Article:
Google Colab has been a boon to the data science community since it allows users to work with large datasets of machine learning or deep learning algorithms on their own machines, without relying on an upgrade, which can be a costly affair. With several pre-installed libraries and the availability of GPU and TPU options, it is already popular among many.
Users who are just getting started with Google Colab can go through this article and learn how to navigate the platform. Since we are through with the step-by-step guide, what follows are some hacks and tricks that can further enhance and streamline a user’s experience with Google Colab. These hacks will help save their time, and also broaden their overall knowledge of the platform.
Google Colab comes with a RAM capability of 13GB. While this can be termed good, it may be insufficient at times since several deep learning models require a lot more space. When a situation like this arises, there is a way to expand the RAM.
The trick is simple and almost doubles the existing RAM of 13GB. This can be done by inputting a certain code in the Google Colab cell and waiting for the Colab to crash.
i = 
As soon as the platform crashes due to lack of RAM, the platform automatically shows an option which readers – Your Session Crashed After Using All Available RAM.
One needs to click on the option- Get More RAM
Once the option is clicked, the platform creates a dialogue box which comes with a message ‘Switch to a high-Ram runtime?’
Clicking on ‘Yes’ will do the magic and a user will have 25 GB of RAM in hand.
Google Colab often disconnects the notebook if a system is kept idle for more than 30 minutes. This can be a huge disappointment for someone who has kept a model on training and left to do some other work. But there is an easy solution, which is nothing but a simple code.
The figure 60,000 stands for the millisecond of a minute, so when the code is entered, it automatically makes a click on Colab after every 60 seconds. Thus, Colab assumes that the notebook is not kept idle and the user is still working.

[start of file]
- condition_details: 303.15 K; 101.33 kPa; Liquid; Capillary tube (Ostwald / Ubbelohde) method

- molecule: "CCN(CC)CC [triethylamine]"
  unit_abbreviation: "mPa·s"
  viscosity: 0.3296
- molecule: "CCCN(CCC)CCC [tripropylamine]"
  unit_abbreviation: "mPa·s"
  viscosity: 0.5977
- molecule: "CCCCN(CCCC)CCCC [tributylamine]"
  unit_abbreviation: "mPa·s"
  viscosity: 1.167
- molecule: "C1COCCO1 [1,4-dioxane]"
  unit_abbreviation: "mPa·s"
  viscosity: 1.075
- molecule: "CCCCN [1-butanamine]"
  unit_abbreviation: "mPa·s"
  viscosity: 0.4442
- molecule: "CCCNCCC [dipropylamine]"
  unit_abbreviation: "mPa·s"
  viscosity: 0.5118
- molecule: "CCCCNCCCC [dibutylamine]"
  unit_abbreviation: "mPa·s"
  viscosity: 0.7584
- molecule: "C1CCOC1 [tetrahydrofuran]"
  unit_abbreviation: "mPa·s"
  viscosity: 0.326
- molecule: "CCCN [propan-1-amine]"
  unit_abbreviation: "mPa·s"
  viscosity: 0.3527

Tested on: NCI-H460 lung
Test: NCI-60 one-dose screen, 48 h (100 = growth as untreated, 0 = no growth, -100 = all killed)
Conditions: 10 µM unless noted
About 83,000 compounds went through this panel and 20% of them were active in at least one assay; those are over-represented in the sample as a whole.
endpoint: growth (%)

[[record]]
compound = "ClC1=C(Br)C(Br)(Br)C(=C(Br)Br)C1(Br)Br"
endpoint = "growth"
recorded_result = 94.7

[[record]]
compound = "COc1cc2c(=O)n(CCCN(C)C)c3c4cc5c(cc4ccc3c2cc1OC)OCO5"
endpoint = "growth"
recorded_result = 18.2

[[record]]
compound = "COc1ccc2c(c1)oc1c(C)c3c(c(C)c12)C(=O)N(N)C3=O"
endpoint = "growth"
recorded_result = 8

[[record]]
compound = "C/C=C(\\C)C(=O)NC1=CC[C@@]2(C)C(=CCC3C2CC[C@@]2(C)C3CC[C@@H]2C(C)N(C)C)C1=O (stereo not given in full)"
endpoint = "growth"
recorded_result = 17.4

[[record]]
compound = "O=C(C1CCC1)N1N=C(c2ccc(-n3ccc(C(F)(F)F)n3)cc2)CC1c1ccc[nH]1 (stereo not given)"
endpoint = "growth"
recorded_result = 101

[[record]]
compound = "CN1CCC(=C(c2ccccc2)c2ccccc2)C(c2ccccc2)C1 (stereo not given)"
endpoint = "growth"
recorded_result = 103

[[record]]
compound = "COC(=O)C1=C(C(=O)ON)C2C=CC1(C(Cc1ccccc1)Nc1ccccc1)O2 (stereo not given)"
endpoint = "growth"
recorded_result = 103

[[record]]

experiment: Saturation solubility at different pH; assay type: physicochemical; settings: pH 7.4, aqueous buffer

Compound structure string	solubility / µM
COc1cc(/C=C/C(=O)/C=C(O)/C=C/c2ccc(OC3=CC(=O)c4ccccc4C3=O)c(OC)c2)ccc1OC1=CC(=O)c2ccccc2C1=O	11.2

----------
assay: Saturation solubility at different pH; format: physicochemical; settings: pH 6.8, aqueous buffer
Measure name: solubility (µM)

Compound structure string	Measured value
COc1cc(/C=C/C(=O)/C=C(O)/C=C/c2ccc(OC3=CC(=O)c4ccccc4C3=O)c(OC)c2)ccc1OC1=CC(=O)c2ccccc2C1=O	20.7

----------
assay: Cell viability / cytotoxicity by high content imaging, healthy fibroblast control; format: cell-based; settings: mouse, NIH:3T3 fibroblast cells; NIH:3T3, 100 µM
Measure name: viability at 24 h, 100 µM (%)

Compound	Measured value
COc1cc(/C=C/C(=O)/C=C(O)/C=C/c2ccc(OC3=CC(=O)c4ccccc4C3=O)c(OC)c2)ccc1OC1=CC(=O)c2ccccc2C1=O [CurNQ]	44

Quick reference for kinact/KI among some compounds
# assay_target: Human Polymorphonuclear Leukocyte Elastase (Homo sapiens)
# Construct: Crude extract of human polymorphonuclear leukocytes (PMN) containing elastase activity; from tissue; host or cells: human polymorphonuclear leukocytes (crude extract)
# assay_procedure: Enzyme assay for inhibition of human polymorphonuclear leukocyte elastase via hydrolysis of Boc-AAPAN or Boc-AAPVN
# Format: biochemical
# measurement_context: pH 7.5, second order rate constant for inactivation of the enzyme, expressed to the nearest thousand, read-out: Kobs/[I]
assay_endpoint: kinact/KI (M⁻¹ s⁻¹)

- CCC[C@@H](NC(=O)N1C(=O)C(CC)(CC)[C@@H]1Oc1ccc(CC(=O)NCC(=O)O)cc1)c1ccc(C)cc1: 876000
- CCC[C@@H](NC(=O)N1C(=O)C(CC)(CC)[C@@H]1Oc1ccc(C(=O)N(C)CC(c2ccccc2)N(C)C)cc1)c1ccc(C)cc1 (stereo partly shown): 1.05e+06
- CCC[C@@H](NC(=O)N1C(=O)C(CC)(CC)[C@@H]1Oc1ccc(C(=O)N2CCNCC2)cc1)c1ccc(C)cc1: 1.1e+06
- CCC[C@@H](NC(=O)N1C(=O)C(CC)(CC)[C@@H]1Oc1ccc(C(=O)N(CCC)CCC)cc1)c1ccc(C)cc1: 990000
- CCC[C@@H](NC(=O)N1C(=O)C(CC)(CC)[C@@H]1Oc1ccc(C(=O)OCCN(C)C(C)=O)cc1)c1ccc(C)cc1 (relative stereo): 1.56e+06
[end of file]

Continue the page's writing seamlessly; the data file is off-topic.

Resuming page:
Whether a beginner or an expert, remembering code syntax can be a problem and may kill the desire to further work on a model. However, there is a way to skip the entire memorization process and get the job done easily by creating a snippet of the code.
A user can create custom snippets in Google Colab after creating a notebook. Once a notebook is created, one needs to add a text cell and type the name of the snippet. Below that, code cells are to be created, after which, one can type the code.
It is also possible to use snippets in multiple notebooks by following these steps:
- Access Tools
- Click on Settings
A pop-up box will appear where a user can paste the link of the notebook with snippets and click on Save.
Shifting from mouse to keyboard and vice versa leads to wastage of time. As a data scientist, it is imperative to increase productivity, which is not possible with mouse and keyboard at the same time. Keeping this in mind, Google Colab has come with several keyboard shortcuts which can help data scientists get the job done faster. Here is a list of keyboard shortcuts one can learn to avoid using a mouse.
This hack allows a user to view Google Colab in different avatars, which can be helpful in the longer run. Human eyes often get strained when it is exposed to the same colour for a long period. However, Google Colab comes with a dark mode, apart from the light mode, which is set by default. Even Jupyter Notebook misses out on this feature.
To get the dark mode, one needs to follow these steps:
- Go to Settings
- Click on Site
- Select theme (Dark\Light)
- Click on Save
That is not all as Colab has tried to be a little quirky with its Corgi and Kitty modes. In the Corgi mode, one can see puppies running on the Colab screen and in the Kitty mode, one can find kittens as is shown the pictures below:
To get these, one needs to follow the steps mentioned below:
- Go to Settings
- Click on Miscellaneous
- Select Corgi, Kitty or Both
- Click on Save